I asked my mother, but she never was good at telling stories that made him come alive. Her main word for him was “gay,” meaning lighthearted. He apparently liked to gamble; whenever he won anything, he gave her a gift to soften her disapproval. I share her pride that he applied once for a Rhodes scholarship, and when he was turned down, applied again successfully. They spent a wonderful time together in Oxford England from 1949 to 1952, making many trips on the war-ravaged continent. I was born in Oxford. When my mother remarried, she burned all of her letters from Lou. That I consider almost a crime.
I asked my father’s older brother for stories. He spent a lot of effort writing down his memories. The story that stuck with me the most clearly was the time my father fell in an irrigation ditch full of fast running water. He was 4 years old and not yet a strong swimmer. Fortunately, his coat bloused up and served as a flotation device until his 6-year-old sister and 7-year-old brother could run down along the bank and pull him out. I had a narrow shave there of never coming into being. It’s a remarkable statement about the times that the 7-year-old was responsible for watching the 4-year-old.
Other people who knew him made very general comments, and their stories related to going to baseball games or what fun it was to travel around Europe with him.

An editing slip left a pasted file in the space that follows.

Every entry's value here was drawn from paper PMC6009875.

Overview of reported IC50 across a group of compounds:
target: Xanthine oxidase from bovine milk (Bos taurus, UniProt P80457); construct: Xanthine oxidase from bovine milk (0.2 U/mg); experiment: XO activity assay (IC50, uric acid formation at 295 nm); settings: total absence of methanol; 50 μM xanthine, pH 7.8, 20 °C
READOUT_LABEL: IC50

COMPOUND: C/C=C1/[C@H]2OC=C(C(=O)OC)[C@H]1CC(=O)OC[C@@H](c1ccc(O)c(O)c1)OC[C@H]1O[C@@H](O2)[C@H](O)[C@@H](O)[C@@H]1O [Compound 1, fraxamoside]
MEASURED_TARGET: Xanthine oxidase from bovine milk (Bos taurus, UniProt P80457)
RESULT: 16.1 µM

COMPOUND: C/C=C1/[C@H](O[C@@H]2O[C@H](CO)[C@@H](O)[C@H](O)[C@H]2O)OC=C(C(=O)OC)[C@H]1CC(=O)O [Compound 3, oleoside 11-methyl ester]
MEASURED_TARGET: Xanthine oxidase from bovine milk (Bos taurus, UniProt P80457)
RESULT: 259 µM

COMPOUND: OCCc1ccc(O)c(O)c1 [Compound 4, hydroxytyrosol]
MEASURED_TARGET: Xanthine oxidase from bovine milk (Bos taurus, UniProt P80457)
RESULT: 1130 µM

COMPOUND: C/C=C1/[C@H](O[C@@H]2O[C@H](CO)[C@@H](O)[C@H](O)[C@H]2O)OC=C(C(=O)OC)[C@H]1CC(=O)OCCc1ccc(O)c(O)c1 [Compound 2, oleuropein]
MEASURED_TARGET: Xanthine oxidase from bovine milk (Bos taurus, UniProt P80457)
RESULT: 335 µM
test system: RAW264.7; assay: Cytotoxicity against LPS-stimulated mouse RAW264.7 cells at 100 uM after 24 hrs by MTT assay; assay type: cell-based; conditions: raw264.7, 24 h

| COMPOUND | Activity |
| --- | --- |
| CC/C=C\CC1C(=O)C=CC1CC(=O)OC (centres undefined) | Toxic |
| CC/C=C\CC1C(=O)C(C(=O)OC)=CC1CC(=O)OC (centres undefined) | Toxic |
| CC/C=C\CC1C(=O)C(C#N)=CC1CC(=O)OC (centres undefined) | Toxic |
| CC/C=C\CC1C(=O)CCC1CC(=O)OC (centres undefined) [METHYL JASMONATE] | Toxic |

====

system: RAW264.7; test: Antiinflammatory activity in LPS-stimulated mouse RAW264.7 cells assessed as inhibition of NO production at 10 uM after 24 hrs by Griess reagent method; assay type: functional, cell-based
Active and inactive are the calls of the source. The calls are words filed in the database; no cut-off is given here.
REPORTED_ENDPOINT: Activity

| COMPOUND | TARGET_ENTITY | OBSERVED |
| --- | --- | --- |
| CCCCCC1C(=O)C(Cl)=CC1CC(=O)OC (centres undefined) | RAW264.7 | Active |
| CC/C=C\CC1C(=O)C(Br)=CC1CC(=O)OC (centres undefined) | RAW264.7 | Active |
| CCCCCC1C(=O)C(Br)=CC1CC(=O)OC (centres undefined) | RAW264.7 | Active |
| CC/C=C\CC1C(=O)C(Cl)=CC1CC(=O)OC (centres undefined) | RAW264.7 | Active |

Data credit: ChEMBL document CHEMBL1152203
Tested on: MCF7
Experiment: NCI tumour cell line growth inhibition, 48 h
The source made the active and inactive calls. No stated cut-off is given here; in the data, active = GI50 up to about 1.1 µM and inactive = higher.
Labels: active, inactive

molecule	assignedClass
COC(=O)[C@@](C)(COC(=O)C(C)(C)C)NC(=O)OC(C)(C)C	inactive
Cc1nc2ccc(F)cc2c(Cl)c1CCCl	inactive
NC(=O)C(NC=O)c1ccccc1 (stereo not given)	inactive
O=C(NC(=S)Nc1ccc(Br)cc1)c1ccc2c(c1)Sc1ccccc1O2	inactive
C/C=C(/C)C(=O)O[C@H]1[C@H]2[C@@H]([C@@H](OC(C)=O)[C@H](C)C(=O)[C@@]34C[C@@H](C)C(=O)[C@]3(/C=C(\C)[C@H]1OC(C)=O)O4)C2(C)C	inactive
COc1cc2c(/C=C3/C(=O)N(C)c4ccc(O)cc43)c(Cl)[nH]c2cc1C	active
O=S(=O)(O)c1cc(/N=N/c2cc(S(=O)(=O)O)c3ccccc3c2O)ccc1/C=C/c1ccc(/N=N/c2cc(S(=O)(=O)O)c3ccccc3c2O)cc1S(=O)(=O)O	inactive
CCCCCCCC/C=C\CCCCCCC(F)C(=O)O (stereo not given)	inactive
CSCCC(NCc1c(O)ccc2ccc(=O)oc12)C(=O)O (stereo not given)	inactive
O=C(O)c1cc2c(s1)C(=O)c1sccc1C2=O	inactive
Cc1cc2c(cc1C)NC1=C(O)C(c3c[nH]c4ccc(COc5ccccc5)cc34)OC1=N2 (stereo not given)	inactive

Years later, I asked Chris Peterson, a psychologist who performed content analysis of writing by medal of honor winners, to look at my father’s successful Rhodes application essay. For more about that, I invite you to read Remembering the Extraordinary Life of an Ordinary Person.
What I Still Wish I Knew About My Father
Finally, I realized that what I most wanted to know was what he thought and felt about me. I have one little snippet from a postscript in a letter to his mother when he mentioned me by name. That’s it. No other mention that I existed or what I meant to him.
Even worse, I never even had a picture of him with me until I was more than 50 years old. My mother found a picture in a box of old slides. I keep a print of it in my office and look at it often. Aha! There I am, probably about 3 months old, clutching his thumb. He was in my life!
The moral to this story is something I told a friend dying of leukemia. He asked me what he could do for his small child’s future well-being. I told him to leave behind evidence that he loved his child. He could write letters, take pictures, make videos. How I wish my father had left behind anything to give me the sense of who he was, what was important to him, and in particular, what he felt about me as his child.
This may see unnecessary to healthy young parents who expect to be there until their children grow up. But there’s no guarantee that will happen. I expect my father expected to come home to us.
The mundane of today becomes exotic tomorrow, given all the changes in life style that occur with advances in technology. For example, I have had people ask me to write about what computer science was like when I started in 1972. Whatever you capture about your life right now is likely to interest somebody, if only just your children, your grandchildren, your nephews, nieces, and cousins.
Conveying love across generations can make a tremendous difference. My mother used to ask why it mattered so much to me, given that I’d had her to provide stability and love. I don’t know why, but it did.
Even if you have nobody else in mind who will read your mini-history, your future self may find it fascinating.
Forget about feeling mundane while you take a snapshot of where you are.